Some movies have all the luck. "Buffalo Soldiers" is one of them, but unfortunately for the film all of it has been bad.
For the fifth time, Miramax Films has postponed releasing the dark comedy about the American military, worried that its depiction of drug-dealing U.S. soldiers in 1989 West Germany would be as welcome as the Dixie Chicks in the Rose Garden. It's but the latest setback for a provocative movie that already was derailed by the Sept. 11 attacks, only to be sidetracked a year and a half later by the war in Iraq.
The film's postponement is one more example of the country's uneasy cultural climate, and highlights the extreme caution now being exercised with even vaguely provocative art or artists. The Baseball Hall of Fame recently canceled an anniversary showing of "Bull Durham" and appearance by the film's stars Susan Sarandon and Tim Robbins, fearing they might utter something less patriotic than "Take Me Out to the Ballgame," rock star Dave Mathews has been assailed for criticizing American foreign policy, and talk radio hosts suggest antiwar activist and actress Janeane Garofalo should be muzzled, if not worse.
Caught in the middle, Miramax agonized over shifting "Buffalo Soldiers' " release date yet again. The studio, historically Hollywood's most fearless, worried it would be accused of political timidity and filmmaker neglect if it shifted the film's debut. But Miramax also was concerned that if it released "Buffalo Soldiers" as planned on May 9, the film itself could be lost in a maelstrom of criticism over the studio's decision to distribute the film so close to the Iraq war.
"We don't want this film to be misinterpreted, and we want to be sensitive to the current situation in the world," said Rick Sands, Miramax's chief operating officer. "Buffalo Soldiers" is now set to open in New York and Los Angeles on July 25.
The film's director, Gregor Jordan, agreed with the studio's decision to postpone release once again, but not everyone involved in the film was pleased by the news. "I really don't know why they are waiting so long to release it," said Eric Weiss, one of the film's three credited screenwriters. "I don't see the movie as unpatriotic. It doesn't really comment on what we are doing now," Weiss said.
"Buffalo Soldiers" has been snake-bitten since shortly after it was completed in June 2001. Loosely adapted from a novel by Robert O'Connor, the Cold War movie is set outside Stuttgart and tracks the misdeeds of Army Specialist Ray Elwood (Joaquin Phoenix) and a brigade of fellow miscreants, addicts and stumblebums. Set in the malaise following Vietnam, the film's combatants have scant interest in duty and heroism. Indeed, the film is to military service what "One Flew Over the Cuckoo's Nest" was to mental health. Following a flurry of bidding, Miramax acquired the film at the Toronto International Film Festival on the evening of Sept. 10, 2001, and contractually pledged to release it within a year.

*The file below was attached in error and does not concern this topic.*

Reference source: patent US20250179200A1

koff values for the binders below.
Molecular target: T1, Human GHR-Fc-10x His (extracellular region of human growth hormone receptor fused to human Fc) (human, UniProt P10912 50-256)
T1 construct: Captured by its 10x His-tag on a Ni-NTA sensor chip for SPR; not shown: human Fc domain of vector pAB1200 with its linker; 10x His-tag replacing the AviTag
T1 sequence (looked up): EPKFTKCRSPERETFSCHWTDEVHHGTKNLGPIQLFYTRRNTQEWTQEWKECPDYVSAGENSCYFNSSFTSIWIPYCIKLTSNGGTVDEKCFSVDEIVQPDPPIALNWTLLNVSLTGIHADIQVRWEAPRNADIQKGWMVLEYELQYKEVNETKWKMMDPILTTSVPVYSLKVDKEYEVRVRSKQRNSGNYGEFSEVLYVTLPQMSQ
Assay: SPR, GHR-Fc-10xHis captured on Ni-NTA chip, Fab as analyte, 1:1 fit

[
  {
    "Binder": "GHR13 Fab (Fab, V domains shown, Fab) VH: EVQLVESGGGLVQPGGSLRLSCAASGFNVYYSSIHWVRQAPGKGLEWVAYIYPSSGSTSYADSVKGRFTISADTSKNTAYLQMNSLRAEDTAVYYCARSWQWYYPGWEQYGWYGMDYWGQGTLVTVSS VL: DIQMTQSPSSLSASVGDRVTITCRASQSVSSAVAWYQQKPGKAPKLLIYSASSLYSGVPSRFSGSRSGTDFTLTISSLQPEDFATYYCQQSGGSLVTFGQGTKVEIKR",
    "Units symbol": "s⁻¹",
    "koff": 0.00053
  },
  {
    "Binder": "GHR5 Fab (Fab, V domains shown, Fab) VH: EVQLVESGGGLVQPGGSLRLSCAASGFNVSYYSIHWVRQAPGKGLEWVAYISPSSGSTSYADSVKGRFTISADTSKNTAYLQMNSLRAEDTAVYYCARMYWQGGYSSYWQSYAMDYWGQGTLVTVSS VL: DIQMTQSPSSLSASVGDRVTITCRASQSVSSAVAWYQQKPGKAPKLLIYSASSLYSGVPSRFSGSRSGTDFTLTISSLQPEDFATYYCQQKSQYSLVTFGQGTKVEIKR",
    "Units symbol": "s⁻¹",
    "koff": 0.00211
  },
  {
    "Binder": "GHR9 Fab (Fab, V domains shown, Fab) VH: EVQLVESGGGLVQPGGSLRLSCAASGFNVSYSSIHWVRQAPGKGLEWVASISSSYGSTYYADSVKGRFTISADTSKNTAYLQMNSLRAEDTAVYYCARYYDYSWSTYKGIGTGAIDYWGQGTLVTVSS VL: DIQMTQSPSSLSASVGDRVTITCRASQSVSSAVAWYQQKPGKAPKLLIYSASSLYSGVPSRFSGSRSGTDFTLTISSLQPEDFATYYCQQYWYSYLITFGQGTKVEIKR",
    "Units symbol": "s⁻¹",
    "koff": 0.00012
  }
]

But as soon as four planes were hijacked the next morning, the world changed, as did the film's prospects. The nation immediately rallied around its firefighters, police officers and armed forces. Suddenly, a movie about an Army battalion secretary who steals truckloads of requisitions and traffics heroin looked not only inopportune but distasteful. The movie was penciled in for a July 2002 premiere.
Even with that patient schedule, a test screening held in New York City in January 2002 suggested Miramax might not be letting enough time pass after the September attacks. According to Jordan, one woman spoke out during a focus group after the screening, saying that while she didn't dispute the film's accuracy, "I think this is a time when we need to be patriotic and I don't think the American people should see it."
The film's release was delayed until later that July, and then delayed again by almost a year, until March 2003 (it opened in Germany in October 2002, where it did not fare well). "Buffalo Soldiers" was tested again in December 2002 in the same New York theater, and the reaction was much better, Jordan says. "People said it was great to see a movie that wasn't sanitized," the director said.
In a rare move for a film that had been shown at another prominent festival nearly 1 1/2 years earlier, the programmers of the Sundance Film Festival invited "Buffalo Soldiers" to this year's lineup. The movie was well-received but still divisive. At least one audience member denounced the film, even throwing a plastic bottle at the director from the theater balcony.